EKOS released its weekly poll today, taken between September 16 and September 22 and involving 2,706 Canadians.
The polling firm headlines the poll saying that the Tories have the most committed voters. On a scale of 0-6, the Conservatives average a 3.5 level of commitment, while the Liberals are at 3.2, NDP 3.0, and Greens 2.7.
The Bloc's level of commitment is 3.6, more than the Tories, but apparently they aren't real voters.
Anyway, here are the national results:
Conservatives - 37.0%
Liberals - 29.9%
New Democrats - 13.8%
Greens - 10.2%
Bloc Quebecois - 9.1%
A big result for the Conservatives. And with EKOS being normally so consistent and using such large samples, that is a huge result. The Tories have improved 1.9-points from last week's EKOS poll. Significant, though, is that the Liberals are unchanged. So it isn't that the Liberals are dropping in the polls, it's that the Conservatives are rising.
The NDP result is pretty horrible for them, and they posted the biggest loss with 2.7 points. The Greens seem to have benefited, rising 1.2 points.
The regionals are very good for the Conservatives, though they are still struggling in British Columbia. They lead, but with only 34.2%. The NDP and the Liberals are tied at 24.1% and the Greens posted an excellent 17.6% result.
Alberta is what you'd expect, but the Liberals had a good 19.1% result there. In the Prairies, the Tories lead at 41.8%, followed by the NDP at 23.8% and the Liberals at 20.7%. Below average results for the two major parties, and a decent result for the NDP.
Ontario is the biggest news from this poll, however. The Tories lead with 41.8% - a huge result. The Liberals follow at 35.1%, still better than 2008, and the NDP and Greens are in the basement at 11.9% and 11.2%, respectively. Something struck me as odd about the Ontario poll, however. The sample size in "Toronto" represents only 27% of the provincial sample, which puts them somewhere between the "City" and "Urban" population designation on Wikipedia. Fair enough, but Ottawa represents 15% of the provincial sample, or the equivalent of almost 2,000,000 people. Without Gatineau, Ottawa is only about 800,000 people. And the Tories polled at 55% to the Liberal 28% in the federal capital. This leads me to believe that the Conservative result in Ontario isn't as high as 41.8%. (No longer a concern, see below)
Quebec is run of the mill, with the Bloc leading at 36.4%, the Liberals following at 28.6%, and the Conservatives posting a decent result at 19.4%. The NDP, at 9.3%, are floundering.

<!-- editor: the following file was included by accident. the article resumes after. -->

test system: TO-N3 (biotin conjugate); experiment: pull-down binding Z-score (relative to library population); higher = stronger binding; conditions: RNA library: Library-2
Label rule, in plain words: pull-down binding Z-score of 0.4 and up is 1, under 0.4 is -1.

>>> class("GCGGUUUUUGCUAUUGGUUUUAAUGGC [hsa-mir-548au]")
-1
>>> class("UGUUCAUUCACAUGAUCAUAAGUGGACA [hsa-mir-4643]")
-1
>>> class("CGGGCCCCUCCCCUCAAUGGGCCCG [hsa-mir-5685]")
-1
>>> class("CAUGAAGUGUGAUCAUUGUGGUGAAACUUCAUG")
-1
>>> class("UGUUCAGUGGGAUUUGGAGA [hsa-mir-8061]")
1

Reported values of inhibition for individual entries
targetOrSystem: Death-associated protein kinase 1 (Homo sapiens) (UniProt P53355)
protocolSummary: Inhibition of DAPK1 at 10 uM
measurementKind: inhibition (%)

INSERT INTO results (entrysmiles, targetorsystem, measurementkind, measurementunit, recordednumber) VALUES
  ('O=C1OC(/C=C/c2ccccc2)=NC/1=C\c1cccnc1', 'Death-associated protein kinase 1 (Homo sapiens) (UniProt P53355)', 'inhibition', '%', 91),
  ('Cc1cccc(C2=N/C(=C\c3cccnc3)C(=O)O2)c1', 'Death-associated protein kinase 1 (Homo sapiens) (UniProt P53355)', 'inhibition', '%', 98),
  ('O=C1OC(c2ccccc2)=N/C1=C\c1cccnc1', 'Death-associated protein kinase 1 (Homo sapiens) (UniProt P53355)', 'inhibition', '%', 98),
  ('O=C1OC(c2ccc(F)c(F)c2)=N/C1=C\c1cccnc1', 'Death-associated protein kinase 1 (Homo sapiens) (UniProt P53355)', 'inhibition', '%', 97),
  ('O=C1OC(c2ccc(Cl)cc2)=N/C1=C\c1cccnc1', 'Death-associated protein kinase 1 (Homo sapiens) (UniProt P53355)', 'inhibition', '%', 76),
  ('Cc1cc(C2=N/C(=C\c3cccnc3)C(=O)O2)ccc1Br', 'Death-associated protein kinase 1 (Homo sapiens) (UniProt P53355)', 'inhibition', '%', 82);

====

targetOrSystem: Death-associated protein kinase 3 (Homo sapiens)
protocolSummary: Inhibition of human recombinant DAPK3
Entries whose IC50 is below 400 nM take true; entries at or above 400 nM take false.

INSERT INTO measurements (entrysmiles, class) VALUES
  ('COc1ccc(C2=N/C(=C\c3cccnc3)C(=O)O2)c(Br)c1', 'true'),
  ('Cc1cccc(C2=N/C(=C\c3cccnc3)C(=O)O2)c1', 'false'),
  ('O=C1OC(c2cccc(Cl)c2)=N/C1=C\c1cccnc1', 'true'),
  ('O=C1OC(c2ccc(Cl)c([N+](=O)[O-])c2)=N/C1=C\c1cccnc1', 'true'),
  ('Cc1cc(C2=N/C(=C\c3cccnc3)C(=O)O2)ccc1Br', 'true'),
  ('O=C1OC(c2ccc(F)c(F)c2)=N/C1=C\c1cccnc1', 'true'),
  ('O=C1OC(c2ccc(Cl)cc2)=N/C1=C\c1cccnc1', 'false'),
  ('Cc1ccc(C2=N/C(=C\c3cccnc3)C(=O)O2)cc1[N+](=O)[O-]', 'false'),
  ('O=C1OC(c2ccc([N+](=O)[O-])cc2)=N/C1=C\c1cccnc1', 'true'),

In Atlantic Canada, the Liberals have moved back into the driver's seat at 41.1%. The Conservatives are at 31.7% while the NDP has taken a big hit at 19.2%.
This poll would result in the following seat totals:
Conservatives - 142
Liberals - 96
Bloc Quebecois - 49
New Democrats - 21
Still no majority. The Conservatives can't win a majority with such weak (relatively speaking) results in Atlantic Canada, Quebec, and especially British Columbia. The Liberals would, in this situation, rebuild their caucus at the expense of the NDP.
The Conservatives lead in all demographics except those under the age of 25 and among university graduates. The Bloc leads in Montreal.
The Conservatives will be very pleased with this poll, but it only gets them exactly where they are right now. The Liberals would be back to 2006 levels, but the NDP would take a huge hit. They've apparently been the ones who were hurt the most by the recent events in Ottawa, which isn't too surprising.
This doesn't make Jack Layton any more likely to support the Liberal non-confidence motion (which, La Presse reports, will be worded very simply - "We have no confidence in this government").
I'll have a projection update later today or tomorrow.
11:14 UPDATE - EKOS has kindly responded to my questions (and multiple follow-ups) concerning the Ottawa sample. While they have over-sampled the capital, it's weight is adjusted within the provincial and national contexts to give it the proper proportion. So all is well, and thanks to the people at EKOS for being so helpful.